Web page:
Vegetarian “meat” might not be as healthy and nutritious as manufacturers claim, with one sample even found to contain animal genes, the consumer watchdog warned yesterday.
The Hong Kong Consumer Council has strong guidance principles by which it has examined 35 samples of pre-packaged vegetarian meat, saying all failed to fully comply with the technical guidance of the Centre for Food Safety requirements on nutrition labelling.
Releasing the findings, the watchdog said four samples found to contain either animal genes or animal-derived ingredients were inaccurately labelled.
Fish and pig genes were detected in vegetarian fishballs sold under the Saturday brand, said to be from Taiwan, despite the product being labelled as “ovo-lacto” – containing dairy and egg ingredients. Three other products, which claimed to be “lacto” – with dairy elements – also contained traces of egg.
The Council’s publicity and community relations committee chairman is reported to say that the reasons could be manufacturers had used animal-derived condiments or ingredients, or egg white as a binding agent. The production line being contaminated by the materials in question could also be a factor.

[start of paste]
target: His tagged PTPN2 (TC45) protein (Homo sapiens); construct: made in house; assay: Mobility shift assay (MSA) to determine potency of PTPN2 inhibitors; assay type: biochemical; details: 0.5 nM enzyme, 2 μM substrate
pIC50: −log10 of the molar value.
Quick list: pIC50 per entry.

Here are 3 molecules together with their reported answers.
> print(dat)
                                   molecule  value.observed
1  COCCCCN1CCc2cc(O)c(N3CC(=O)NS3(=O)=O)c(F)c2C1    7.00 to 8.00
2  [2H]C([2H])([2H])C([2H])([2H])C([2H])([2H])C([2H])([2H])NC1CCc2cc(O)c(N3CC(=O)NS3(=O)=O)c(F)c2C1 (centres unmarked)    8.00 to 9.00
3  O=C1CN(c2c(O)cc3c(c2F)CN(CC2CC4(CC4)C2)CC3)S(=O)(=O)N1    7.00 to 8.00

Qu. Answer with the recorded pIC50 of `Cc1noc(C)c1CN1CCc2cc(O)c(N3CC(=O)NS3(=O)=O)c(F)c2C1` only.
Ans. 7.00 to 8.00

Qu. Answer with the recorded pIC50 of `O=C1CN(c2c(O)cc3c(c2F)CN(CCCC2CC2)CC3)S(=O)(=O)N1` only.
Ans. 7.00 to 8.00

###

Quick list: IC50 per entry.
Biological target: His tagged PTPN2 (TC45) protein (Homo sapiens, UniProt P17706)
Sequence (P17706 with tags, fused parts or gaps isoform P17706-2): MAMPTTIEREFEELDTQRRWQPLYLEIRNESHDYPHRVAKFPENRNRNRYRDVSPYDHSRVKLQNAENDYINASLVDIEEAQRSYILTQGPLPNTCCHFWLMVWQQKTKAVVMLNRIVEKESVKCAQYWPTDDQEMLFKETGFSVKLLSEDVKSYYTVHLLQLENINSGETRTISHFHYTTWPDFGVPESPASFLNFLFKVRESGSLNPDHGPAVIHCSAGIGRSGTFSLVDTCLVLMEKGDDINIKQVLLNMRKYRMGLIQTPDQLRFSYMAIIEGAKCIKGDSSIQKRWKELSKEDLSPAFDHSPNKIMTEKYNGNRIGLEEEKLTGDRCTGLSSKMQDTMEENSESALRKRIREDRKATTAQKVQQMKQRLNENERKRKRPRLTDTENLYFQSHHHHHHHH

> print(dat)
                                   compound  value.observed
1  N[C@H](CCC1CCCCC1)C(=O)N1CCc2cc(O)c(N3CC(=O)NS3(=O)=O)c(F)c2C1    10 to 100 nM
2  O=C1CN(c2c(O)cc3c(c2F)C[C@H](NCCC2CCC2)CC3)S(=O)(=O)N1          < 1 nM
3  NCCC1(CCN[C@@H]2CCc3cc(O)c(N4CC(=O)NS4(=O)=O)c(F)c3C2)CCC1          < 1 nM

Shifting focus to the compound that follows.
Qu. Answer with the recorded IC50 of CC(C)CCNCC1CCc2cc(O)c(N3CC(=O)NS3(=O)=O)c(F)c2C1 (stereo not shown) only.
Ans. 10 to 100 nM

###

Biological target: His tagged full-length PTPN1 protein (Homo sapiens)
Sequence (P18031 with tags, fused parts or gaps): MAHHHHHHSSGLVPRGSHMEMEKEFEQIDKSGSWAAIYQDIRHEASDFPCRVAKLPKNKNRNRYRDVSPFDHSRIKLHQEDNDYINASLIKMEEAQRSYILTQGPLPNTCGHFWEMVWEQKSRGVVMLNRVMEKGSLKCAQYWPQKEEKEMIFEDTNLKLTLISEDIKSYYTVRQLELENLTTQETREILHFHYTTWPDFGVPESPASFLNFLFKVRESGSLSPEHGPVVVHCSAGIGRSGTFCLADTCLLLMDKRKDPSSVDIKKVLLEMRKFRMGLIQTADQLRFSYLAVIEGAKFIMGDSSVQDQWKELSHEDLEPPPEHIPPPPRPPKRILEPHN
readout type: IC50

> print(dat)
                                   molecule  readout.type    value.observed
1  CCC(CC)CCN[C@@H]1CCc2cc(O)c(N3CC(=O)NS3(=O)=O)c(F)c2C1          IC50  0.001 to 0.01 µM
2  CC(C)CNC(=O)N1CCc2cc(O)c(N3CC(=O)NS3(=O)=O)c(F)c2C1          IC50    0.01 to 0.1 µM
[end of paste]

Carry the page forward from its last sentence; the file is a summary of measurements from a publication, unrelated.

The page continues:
“The Council stresses food producers have the responsibility to ensure vegetarian meat products do not contain ingredients from animal genes or animal sources,” he said.
The watchdog added incorrect labelling might mislead consumers, and the disparity between the declared qualities and actual ones in products could be a contravention of the Trade Descriptions Ordinance under which any trader who applies a false or misleading trade description to a service or product using aggressive commercial practices or bait advertising is liable to a maximum fine of HK$500,000 and up to five years in prison.
Watchdog says samples fail to satisfy rules on nutrition classifications, with one containing animal genes and others having less protein than claimed.